Determining Particle Sizes in Concentrated Liquid Dispersion

While nanosuspensions and microsuspensions are widely-used in the industry, the characterization of the dispersion state, both in the native and concentrated form (such as slurries or vaccines), remains to be a difficult task. Using a typical measurement technique risks the alteration of the dispersed phase or the apparent particle size. This may be caused either by the principle of measurement (such as centrifugation, microscopy, FFF, filtration, or sieving) or the sample dilution (such as DLS, laser diffraction, or PTA). Such case is especially true for samples that contain agglomerates that break down due to various measurement conditions, including sheer stress from pumping, filtration, centrifugation, and flowing, or from heavy dilutions.

Since the industry requires particles analysis in the native suspension form for product development, health and safety tests, or regulatory compliance, this article proposes a method to assess the mean particle size and agglomeration state in concentrated media. The measurements were carried out with well-calibrated polystyrene and titanium dioxide particles.

Method

Easily-traceable polystyrene nanoparticles were analyzed using Turbiscan®. The provided particles were initially prepared in a water solution with a concentration range of 10-3 to 10%v/v.

Dry titanium dioxide powder, supplied by Marion Technologies, was dispersed in distilled water at a concentration range of 10-3 to 10%v/v.

Reminder on the Technique

Based on Static Multiple Light Scattering (S-MLS) technology, Turbiscan® enables the direct measurement of the mean spherical equivalent diameter (d), knowing refractive index of continuous (nf) and dispersed (np) phases, and particle concentration (φ) consistent with the Mie theory:

BS = f (φ, d, np, nf)

With BS for Backscattering Intensity

Other Methods

Comparisons with other methods such as laser diffraction, particle tracking analysis (PTA), and dynamic light scattering (DLS) were also facilitated; however, these methods required sample dilutions and yielded results that could only be obtained at low concentrations (under 10-4% v/v).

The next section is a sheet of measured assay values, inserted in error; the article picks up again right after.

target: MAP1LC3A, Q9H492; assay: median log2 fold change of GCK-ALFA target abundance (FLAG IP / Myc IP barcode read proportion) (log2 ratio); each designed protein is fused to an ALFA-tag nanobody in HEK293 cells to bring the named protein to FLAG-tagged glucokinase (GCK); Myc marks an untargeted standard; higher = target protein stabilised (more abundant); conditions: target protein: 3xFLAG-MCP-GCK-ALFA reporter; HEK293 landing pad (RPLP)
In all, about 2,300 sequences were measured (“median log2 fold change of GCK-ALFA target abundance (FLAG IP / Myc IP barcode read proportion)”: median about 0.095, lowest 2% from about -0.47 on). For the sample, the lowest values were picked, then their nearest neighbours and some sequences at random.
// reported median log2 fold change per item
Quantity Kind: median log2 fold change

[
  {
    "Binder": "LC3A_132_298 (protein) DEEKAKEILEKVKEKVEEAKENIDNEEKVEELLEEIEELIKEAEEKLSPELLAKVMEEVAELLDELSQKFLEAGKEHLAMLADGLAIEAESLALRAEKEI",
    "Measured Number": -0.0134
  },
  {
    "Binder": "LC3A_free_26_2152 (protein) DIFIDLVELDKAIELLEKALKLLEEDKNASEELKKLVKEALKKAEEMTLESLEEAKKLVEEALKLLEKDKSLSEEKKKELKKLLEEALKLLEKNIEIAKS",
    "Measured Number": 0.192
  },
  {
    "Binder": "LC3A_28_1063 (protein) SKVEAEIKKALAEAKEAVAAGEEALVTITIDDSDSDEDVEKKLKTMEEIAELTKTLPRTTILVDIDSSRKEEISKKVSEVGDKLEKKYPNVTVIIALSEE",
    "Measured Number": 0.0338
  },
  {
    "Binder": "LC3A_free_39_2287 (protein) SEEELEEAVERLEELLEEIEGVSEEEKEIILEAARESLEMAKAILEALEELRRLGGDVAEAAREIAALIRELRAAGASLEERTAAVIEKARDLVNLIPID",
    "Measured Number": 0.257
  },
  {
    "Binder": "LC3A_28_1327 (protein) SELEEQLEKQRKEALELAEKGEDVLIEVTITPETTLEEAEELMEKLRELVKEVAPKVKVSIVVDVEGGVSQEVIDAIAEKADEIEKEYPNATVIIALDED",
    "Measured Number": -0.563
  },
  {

Cryo-SEM/TEM seemed to be an appropriate technique for non-dilution measurements. The efficient analytical method was realized by Prof. Dganit Danino of the Nanotechnology Institute Technion in Israel through a comparison of behaviors observed in Turbiscan; however, this technique required qualification for sample preparation (a process that needed to be done with extreme caution in order to avoid the breakdown of agglomerates), sublimation time, and selection of micrograph or picture.

Results

Polystyrene Nanoparticles

The figure below presents the independence of the polystyrene nanoparticle size from the concentrations. In particular, particles do not aggregate but instead remain separated. Turbiscan measurements are completely consistent with SEM/TEM micrographs at high and low concentrations. Particle size analysis that were facilitated by other techniques (possible only at low concentrations) yielded results that were similar to the data acquired from Turbiscan experiments.

Mean size versus concentration (v/v) for polystyrene particles

Figure 1. Mean size versus concentration (v/v) for polystyrene particles

Titanium Dioxide Particles

The figure shows that the titanium dioxide particle mean size increases as the concentration level increases. This activity was found to be consistent, with its level of repeatability at 0.5%.

Mean size versus concentration (v/v) for titanium dioxide particles

Figure 2. Mean size versus concentration (v/v) for titanium dioxide particles

Cry-microscopy micrographs affirm such agglomeration effects to be in a direct relationship with concentration. S-MLS enables the analysis of samples in their native state, allowing users to monitor the concentration effects on agglomeration. This process cannot be typically observed using other techniques due to sample processing or concentration limits.

Conclusion

A technique that is based on Static Multiple Light Scattering (S-MLS) was proposed as an effective measure of mean particle sizes between 10 nm and 1000 µm in a large concentration range of 0.0001 and 95%. A Turbiscan technology facilitated the study and yielded a good repeatability of 0.5%. The technique is versatile, advantageous, and efficient, with its ability to measure mean particle size for concentrated suspensions in just one click and without sample preparation or dilution.

Other optical techniques such as DLS or PTA could also perform such measurement, but only at high dilution rates. As an effect, agglomerates become denatured, and thus yield an incorrect size of the native particles. Turbiscan LAB also allows samples comparison in terms of physical stability.

This information has been sourced, reviewed and adapted from materials provided by Formulaction.

For more information on this source, please visit Formulaction.

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